This model is applied during the design stage of new structures by inserting input parameters of the material properties, of the cover depth and of actions into (3).

The model can also be used to assess the durability of existing structures and to predict their residual service life by determining the current material properties and the actual actions statistically and inserting them into the model (see Section 3). However, some modifications are required in order to model the residual service life design after a repair measure, for example, application of repair mortars, since the chloride ingress model first has to be adapted to a 2-layer model considering both the repair and remaining concrete layers and their interface.

3. Condition Assessment and Appraisal of the Residual Service Life before Carrying out a Repair Measure

The majority of activities in the construction sector concern existing structures. Most of these structures have not been designed with their service life in mind; in many cases, the composition of the concrete and the details of the design are unknown. The first step towards estimating their durability is to determine what condition they are in. Visual inspection is not helpful when considering the chloride-induced corrosion of reinforcement as the initiation of corrosion, which is decisive for the service life model considered here, does not cause any visible damage to the structure. Structures with visible corrosion damage have reached the end of their service life (initiation period). Further studies of the structure can provide information on the extent, intensity, and development of the corrosion process and subsequent effects.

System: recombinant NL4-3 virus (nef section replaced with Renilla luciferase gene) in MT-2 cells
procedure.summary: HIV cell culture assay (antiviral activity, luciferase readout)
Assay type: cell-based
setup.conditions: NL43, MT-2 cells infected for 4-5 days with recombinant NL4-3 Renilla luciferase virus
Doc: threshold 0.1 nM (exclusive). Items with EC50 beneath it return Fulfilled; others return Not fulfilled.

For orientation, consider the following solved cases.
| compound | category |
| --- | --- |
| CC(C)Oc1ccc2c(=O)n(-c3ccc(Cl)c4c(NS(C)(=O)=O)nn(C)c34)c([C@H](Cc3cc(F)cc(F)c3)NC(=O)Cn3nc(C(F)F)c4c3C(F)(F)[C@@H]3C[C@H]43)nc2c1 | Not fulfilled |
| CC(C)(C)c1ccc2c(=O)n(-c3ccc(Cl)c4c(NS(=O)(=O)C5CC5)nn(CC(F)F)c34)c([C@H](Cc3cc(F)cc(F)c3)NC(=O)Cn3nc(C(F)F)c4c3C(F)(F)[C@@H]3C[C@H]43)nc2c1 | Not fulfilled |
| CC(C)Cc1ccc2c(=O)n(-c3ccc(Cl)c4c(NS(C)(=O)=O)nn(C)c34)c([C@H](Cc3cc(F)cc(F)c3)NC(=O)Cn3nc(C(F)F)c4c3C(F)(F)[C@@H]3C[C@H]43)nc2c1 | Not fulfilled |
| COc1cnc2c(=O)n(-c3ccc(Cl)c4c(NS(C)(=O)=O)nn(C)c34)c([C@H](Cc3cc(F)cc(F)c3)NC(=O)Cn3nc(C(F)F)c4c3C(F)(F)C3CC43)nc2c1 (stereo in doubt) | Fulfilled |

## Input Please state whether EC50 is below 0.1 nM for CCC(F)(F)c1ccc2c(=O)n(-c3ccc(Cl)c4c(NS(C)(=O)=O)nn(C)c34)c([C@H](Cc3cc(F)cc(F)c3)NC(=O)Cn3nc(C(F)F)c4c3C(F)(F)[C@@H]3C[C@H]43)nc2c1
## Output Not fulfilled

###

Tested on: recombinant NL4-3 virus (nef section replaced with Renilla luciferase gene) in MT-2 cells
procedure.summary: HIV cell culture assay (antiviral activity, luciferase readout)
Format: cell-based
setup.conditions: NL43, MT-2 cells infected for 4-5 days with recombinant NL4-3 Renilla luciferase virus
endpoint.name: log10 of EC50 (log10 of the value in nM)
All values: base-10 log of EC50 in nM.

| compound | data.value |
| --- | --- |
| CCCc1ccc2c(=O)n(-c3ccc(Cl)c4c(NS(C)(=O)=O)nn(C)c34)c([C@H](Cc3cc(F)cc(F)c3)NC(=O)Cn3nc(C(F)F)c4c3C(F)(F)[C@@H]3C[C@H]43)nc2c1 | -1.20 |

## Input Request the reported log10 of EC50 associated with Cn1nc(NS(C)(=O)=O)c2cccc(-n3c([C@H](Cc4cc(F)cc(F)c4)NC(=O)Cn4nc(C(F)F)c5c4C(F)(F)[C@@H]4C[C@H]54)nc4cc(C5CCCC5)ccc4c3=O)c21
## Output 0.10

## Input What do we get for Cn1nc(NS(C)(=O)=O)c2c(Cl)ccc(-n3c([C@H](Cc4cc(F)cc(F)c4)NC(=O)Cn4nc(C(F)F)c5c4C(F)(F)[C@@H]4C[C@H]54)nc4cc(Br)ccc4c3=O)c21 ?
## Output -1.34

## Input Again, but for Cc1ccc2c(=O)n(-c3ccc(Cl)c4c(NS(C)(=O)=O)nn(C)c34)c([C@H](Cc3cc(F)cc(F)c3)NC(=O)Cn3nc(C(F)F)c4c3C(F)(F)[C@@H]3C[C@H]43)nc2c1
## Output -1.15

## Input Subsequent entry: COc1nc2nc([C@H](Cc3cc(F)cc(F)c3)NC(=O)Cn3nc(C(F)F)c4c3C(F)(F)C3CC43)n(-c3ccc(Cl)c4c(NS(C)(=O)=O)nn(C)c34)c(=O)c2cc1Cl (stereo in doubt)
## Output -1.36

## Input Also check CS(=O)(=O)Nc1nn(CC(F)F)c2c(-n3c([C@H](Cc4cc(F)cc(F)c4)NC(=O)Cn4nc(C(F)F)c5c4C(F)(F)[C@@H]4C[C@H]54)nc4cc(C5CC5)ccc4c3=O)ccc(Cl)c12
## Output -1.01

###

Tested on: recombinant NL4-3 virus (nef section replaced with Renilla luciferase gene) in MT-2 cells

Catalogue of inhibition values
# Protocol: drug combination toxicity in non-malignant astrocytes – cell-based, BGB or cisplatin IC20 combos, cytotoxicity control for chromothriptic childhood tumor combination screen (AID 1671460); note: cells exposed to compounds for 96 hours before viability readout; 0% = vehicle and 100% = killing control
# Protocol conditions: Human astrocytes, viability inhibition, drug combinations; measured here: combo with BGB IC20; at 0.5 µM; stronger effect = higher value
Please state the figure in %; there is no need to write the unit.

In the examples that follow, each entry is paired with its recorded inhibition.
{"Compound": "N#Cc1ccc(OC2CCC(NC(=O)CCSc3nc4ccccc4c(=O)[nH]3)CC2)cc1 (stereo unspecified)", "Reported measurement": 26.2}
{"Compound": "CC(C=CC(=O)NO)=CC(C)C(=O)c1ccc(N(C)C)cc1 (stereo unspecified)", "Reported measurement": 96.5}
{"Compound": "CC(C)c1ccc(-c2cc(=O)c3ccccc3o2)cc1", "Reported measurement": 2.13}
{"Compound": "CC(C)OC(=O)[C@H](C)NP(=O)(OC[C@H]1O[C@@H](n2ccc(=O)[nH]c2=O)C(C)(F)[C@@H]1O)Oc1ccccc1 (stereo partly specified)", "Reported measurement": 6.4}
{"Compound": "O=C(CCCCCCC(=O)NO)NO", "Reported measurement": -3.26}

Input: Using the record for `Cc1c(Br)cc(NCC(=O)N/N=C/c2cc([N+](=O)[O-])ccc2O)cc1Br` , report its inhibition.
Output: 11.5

The flow chart in Figure 2, from fib bulletin 59 [8], shows a procedure of estimating the service life of existing structures. The procedure involves considering members which have not undergone repairs so that the service life model presented above for design of new structures can be applied.

Figure 2: Flow chart for the condition assessment of existing structures (before repair) [8].

The development of the chloride content in the concrete cover must be determined by appropriate sampling, as must the thickness of the concrete cover if unknown. The concrete composition (type and content of binder, w/b-ratio) must be determined conservatively by sampling and laboratory tests if no information on it is available. A service life prediction must first be drawn up taking the concrete composition that is used or estimated and the existing concrete cover into account and the development of the reliability index, , over time must be determined.

The chloride profiles enable condition assessment, which is associated with a degree of uncertainty, to be improved. However, as there is also a certain level of uncertainty in the inspection data, the prediction is updated by means of a probabilistic format using Bayes theorem [9] in which the uncertain expected values (a priori model) are supported by real data determined on the structure and thus converted into a posteriori model. Bayes theorem enables previously calculated levels of reliability and probabilities of failure to be updated.

After the condition assessment has been updated, the residual service life can be determined. Depending on the level of reliability achieved it will either be necessary to draw up plans for a later inspection or undertake measures such as further investigations, repairs, or even a reduction in the expected safety level.